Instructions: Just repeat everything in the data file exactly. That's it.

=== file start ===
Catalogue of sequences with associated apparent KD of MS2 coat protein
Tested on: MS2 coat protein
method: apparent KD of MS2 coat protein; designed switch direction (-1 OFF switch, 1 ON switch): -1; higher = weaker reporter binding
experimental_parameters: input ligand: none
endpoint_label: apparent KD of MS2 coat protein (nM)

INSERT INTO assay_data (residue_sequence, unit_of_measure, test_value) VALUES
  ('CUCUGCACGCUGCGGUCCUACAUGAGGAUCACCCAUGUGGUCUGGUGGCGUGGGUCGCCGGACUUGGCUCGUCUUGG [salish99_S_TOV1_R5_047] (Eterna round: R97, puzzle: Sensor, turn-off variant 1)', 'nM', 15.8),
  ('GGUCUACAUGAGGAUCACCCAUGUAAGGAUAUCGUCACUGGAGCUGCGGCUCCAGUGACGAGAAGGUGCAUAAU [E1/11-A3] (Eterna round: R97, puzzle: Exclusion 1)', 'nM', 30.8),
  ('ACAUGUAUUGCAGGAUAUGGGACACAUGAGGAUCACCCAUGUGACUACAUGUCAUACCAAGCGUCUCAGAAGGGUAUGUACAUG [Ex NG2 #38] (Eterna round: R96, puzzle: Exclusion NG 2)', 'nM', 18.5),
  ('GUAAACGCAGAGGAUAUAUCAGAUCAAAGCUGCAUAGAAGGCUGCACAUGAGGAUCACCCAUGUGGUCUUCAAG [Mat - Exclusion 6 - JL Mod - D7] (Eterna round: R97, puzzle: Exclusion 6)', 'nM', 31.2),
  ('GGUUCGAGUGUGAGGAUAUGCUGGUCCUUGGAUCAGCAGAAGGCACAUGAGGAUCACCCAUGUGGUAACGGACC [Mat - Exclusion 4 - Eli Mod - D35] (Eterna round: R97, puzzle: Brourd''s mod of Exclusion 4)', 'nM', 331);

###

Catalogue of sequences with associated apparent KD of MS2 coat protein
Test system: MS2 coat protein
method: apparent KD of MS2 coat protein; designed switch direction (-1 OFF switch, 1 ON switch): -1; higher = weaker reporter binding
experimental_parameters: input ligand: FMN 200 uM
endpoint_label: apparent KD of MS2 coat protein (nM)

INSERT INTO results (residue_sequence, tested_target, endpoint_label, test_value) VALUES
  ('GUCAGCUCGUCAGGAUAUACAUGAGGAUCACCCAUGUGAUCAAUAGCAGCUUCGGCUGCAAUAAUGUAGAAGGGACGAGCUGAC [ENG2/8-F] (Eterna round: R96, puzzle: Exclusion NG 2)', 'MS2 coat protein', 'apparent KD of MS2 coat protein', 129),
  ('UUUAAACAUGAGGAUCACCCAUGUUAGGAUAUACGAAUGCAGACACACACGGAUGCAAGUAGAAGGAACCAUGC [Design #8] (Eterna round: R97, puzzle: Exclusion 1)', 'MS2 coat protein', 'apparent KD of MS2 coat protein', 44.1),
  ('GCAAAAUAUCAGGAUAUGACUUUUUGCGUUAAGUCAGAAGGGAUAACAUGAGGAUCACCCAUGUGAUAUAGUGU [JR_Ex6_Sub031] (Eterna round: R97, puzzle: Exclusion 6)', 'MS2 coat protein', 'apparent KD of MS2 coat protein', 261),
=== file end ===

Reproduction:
Catalogue of sequences with associated apparent KD of MS2 coat protein
Tested on: MS2 coat protein
method: apparent KD of MS2 coat protein; designed switch direction (-1 OFF switch, 1 ON switch): -1; higher = weaker reporter binding
experimental_parameters: input ligand: none
endpoint_label: apparent KD of MS2 coat protein (nM)

INSERT INTO assay_data (residue_sequence, unit_of_measure, test_value) VALUES
  ('CUCUGCACGCUGCGGUCCUACAUGAGGAUCACCCAUGUGGUCUGGUGGCGUGGGUCGCCGGACUUGGCUCGUCUUGG [salish99_S_TOV1_R5_047] (Eterna round: R97, puzzle: Sensor, turn-off variant 1)', 'nM', 15.8),
  ('GGUCUACAUGAGGAUCACCCAUGUAAGGAUAUCGUCACUGGAGCUGCGGCUCCAGUGACGAGAAGGUGCAUAAU [E1/11-A3] (Eterna round: R97, puzzle: Exclusion 1)', 'nM', 30.8),
  ('ACAUGUAUUGCAGGAUAUGGGACACAUGAGGAUCACCCAUGUGACUACAUGUCAUACCAAGCGUCUCAGAAGGGUAUGUACAUG [Ex NG2 #38] (Eterna round: R96, puzzle: Exclusion NG 2)', 'nM', 18.5),
  ('GUAAACGCAGAGGAUAUAUCAGAUCAAAGCUGCAUAGAAGGCUGCACAUGAGGAUCACCCAUGUGGUCUUCAAG [Mat - Exclusion 6 - JL Mod - D7] (Eterna round: R97, puzzle: Exclusion 6)', 'nM', 31.2),
  ('GGUUCGAGUGUGAGGAUAUGCUGGUCCUUGGAUCAGCAGAAGGCACAUGAGGAUCACCCAUGUGGUAACGGACC [Mat - Exclusion 4 - Eli Mod - D35] (Eterna round: R97, puzzle: Brourd''s mod of Exclusion 4)', 'nM', 331);

###

Catalogue of sequences with associated apparent KD of MS2 coat protein
Test system: MS2 coat protein
method: apparent KD of MS2 coat protein; designed switch direction (-1 OFF switch, 1 ON switch): -1; higher = weaker reporter binding
experimental_parameters: input ligand: FMN 200 uM
endpoint_label: apparent KD of MS2 coat protein (nM)

INSERT INTO results (residue_sequence, tested_target, endpoint_label, test_value) VALUES
  ('GUCAGCUCGUCAGGAUAUACAUGAGGAUCACCCAUGUGAUCAAUAGCAGCUUCGGCUGCAAUAAUGUAGAAGGGACGAGCUGAC [ENG2/8-F] (Eterna round: R96, puzzle: Exclusion NG 2)', 'MS2 coat protein', 'apparent KD of MS2 coat protein', 129),
  ('UUUAAACAUGAGGAUCACCCAUGUUAGGAUAUACGAAUGCAGACACACACGGAUGCAAGUAGAAGGAACCAUGC [Design #8] (Eterna round: R97, puzzle: Exclusion 1)', 'MS2 coat protein', 'apparent KD of MS2 coat protein', 44.1),
  ('GCAAAAUAUCAGGAUAUGACUUUUUGCGUUAAGUCAGAAGGGAUAACAUGAGGAUCACCCAUGUGAUAUAGUGU [JR_Ex6_Sub031] (Eterna round: R97, puzzle: Exclusion 6)', 'MS2 coat protein', 'apparent KD of MS2 coat protein', 261),